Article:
My Carlton ran fine in the UK. But, driving is so different. Europe and UK have lower gearing, higher speed roads, safer and better trained drivers so performance is important. US has speed limits, poor quality road surfaces from snow, ice, salt, corrupt contractors, etc. So I can drive a Carlton at 100 mph in UK, but the Catera is limited by US conditions to 80 mph for safety.

3rd Mar 2004, 23:30

As a Cadillac technician I would not recommend a Catera to my worst of enemies. A front brake job is at least $400.00. They wear tires to the cords even with the updated specifications. Pay close attention to your water pump and timing belt pulleys. (there is a recall). If you hear any grinding noise go immediately to a Cadillac dealership. If the timing belt breaks while the car is running, poor you. Valves will be bent on both heads. IT is a nice handling car though. Problem is it is German and set up for German type driving which cannot be done around most of the U.S. Most issues have been worked out on the C.T.S. even though I would not recommend it either. Went to class on the new XLR that's the caddy you want!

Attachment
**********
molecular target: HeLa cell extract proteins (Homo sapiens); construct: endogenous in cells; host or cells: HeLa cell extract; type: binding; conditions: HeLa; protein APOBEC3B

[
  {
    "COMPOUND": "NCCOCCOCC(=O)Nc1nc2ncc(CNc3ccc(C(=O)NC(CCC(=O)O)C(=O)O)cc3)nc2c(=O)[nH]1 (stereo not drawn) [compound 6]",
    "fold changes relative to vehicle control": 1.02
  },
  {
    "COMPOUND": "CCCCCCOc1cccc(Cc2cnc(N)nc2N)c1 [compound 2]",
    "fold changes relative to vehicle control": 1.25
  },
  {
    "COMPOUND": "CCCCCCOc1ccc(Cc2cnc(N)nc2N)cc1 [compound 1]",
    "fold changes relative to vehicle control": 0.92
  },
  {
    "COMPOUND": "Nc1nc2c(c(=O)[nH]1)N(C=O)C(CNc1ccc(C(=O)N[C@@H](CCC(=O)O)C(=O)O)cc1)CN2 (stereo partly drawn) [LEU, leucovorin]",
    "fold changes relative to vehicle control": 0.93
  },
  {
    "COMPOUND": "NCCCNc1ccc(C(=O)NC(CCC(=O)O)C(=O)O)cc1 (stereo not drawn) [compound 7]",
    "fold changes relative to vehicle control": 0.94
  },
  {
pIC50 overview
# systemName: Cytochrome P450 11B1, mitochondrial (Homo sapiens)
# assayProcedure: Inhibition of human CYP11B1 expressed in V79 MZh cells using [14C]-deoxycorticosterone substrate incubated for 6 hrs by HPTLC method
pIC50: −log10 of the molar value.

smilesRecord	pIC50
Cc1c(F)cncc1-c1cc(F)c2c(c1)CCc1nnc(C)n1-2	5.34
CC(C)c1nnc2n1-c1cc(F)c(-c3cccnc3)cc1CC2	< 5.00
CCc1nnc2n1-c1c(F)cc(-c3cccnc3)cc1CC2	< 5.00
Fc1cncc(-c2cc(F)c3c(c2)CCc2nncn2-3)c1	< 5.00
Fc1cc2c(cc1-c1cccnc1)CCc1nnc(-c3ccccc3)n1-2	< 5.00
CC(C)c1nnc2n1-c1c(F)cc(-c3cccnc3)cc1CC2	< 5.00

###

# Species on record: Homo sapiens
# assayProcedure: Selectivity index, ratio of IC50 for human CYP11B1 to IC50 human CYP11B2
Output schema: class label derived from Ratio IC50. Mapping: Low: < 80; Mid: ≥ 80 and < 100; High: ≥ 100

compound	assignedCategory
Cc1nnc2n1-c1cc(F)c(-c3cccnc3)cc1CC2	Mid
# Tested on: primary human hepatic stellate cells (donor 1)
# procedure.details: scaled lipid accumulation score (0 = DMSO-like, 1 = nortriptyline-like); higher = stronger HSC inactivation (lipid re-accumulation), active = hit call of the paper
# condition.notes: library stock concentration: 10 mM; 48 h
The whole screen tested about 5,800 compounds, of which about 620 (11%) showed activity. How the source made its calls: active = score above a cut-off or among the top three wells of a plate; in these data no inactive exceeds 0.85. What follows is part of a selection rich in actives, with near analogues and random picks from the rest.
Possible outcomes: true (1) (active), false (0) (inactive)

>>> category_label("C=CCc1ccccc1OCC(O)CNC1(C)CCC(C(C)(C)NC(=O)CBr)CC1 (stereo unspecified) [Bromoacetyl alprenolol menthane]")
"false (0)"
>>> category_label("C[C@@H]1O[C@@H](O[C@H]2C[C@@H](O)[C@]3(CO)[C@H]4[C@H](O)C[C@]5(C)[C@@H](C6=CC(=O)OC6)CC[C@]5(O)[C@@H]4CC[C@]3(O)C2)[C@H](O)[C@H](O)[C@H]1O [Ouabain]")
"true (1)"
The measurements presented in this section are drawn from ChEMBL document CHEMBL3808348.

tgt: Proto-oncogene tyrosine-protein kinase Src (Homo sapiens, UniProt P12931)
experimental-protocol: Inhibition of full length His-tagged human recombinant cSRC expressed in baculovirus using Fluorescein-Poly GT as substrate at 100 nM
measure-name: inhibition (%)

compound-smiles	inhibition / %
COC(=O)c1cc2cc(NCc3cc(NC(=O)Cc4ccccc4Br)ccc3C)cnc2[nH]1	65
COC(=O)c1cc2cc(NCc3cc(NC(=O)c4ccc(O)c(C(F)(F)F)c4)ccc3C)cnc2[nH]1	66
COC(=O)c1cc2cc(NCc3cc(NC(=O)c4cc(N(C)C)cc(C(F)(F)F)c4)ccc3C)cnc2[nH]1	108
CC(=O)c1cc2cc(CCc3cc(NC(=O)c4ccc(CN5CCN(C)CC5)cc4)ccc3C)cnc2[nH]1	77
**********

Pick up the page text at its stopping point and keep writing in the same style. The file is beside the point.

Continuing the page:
21st Feb 2006, 12:18